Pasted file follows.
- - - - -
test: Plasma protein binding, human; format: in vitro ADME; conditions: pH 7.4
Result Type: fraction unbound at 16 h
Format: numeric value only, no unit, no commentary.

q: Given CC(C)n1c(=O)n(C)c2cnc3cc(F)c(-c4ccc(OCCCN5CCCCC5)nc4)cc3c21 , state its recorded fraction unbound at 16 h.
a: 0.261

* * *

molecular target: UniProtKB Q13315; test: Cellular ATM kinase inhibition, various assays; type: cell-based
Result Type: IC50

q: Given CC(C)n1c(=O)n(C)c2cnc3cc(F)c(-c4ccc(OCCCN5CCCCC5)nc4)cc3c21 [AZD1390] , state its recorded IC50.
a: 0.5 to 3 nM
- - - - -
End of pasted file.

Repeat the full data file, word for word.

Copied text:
test: Plasma protein binding, human; format: in vitro ADME; conditions: pH 7.4
Result Type: fraction unbound at 16 h
Format: numeric value only, no unit, no commentary.

q: Given CC(C)n1c(=O)n(C)c2cnc3cc(F)c(-c4ccc(OCCCN5CCCCC5)nc4)cc3c21 , state its recorded fraction unbound at 16 h.
a: 0.261

* * *

molecular target: UniProtKB Q13315; test: Cellular ATM kinase inhibition, various assays; type: cell-based
Result Type: IC50

q: Given CC(C)n1c(=O)n(C)c2cnc3cc(F)c(-c4ccc(OCCCN5CCCCC5)nc4)cc3c21 [AZD1390] , state its recorded IC50.
a: 0.5 to 3 nM